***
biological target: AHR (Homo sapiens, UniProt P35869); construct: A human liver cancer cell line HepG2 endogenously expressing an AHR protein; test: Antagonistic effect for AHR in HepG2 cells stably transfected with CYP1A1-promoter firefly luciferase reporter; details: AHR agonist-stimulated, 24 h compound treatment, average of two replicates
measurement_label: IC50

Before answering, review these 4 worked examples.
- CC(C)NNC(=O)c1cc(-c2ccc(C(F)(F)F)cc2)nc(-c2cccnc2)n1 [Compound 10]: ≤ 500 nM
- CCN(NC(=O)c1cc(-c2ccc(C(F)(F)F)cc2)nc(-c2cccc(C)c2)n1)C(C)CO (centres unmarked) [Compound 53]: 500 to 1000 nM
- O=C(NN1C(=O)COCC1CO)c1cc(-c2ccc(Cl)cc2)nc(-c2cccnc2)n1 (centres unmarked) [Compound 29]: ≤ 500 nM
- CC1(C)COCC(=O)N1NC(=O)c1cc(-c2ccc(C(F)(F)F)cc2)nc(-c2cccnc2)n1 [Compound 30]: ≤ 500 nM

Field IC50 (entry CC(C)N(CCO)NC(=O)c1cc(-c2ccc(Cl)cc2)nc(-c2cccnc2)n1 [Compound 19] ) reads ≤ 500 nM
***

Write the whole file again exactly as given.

biological target: AHR (Homo sapiens, UniProt P35869); construct: A human liver cancer cell line HepG2 endogenously expressing an AHR protein; test: Antagonistic effect for AHR in HepG2 cells stably transfected with CYP1A1-promoter firefly luciferase reporter; details: AHR agonist-stimulated, 24 h compound treatment, average of two replicates
measurement_label: IC50

Before answering, review these 4 worked examples.
- CC(C)NNC(=O)c1cc(-c2ccc(C(F)(F)F)cc2)nc(-c2cccnc2)n1 [Compound 10]: ≤ 500 nM
- CCN(NC(=O)c1cc(-c2ccc(C(F)(F)F)cc2)nc(-c2cccc(C)c2)n1)C(C)CO (centres unmarked) [Compound 53]: 500 to 1000 nM
- O=C(NN1C(=O)COCC1CO)c1cc(-c2ccc(Cl)cc2)nc(-c2cccnc2)n1 (centres unmarked) [Compound 29]: ≤ 500 nM
- CC1(C)COCC(=O)N1NC(=O)c1cc(-c2ccc(C(F)(F)F)cc2)nc(-c2cccnc2)n1 [Compound 30]: ≤ 500 nM

Field IC50 (entry CC(C)N(CCO)NC(=O)c1cc(-c2ccc(Cl)cc2)nc(-c2cccnc2)n1 [Compound 19] ) reads ≤ 500 nM